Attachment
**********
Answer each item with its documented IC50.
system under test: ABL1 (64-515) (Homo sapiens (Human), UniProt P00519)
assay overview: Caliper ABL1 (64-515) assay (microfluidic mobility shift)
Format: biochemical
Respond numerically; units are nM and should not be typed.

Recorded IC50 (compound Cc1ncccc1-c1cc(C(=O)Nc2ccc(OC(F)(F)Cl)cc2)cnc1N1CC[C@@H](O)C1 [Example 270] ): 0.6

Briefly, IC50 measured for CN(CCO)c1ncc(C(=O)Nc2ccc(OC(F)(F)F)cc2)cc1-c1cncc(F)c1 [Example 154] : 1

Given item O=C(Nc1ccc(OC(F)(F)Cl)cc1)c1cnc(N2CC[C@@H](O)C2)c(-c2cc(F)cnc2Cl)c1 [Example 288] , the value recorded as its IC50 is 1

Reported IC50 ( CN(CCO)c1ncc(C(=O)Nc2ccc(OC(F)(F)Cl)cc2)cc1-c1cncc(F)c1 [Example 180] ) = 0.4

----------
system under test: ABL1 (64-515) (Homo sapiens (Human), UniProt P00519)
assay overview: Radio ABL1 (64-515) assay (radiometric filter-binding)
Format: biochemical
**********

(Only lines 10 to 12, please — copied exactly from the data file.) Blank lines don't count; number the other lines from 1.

----------
system under test: ABL1 (64-515) (Homo sapiens (Human), UniProt P00519)
assay overview: Radio ABL1 (64-515) assay (radiometric filter-binding)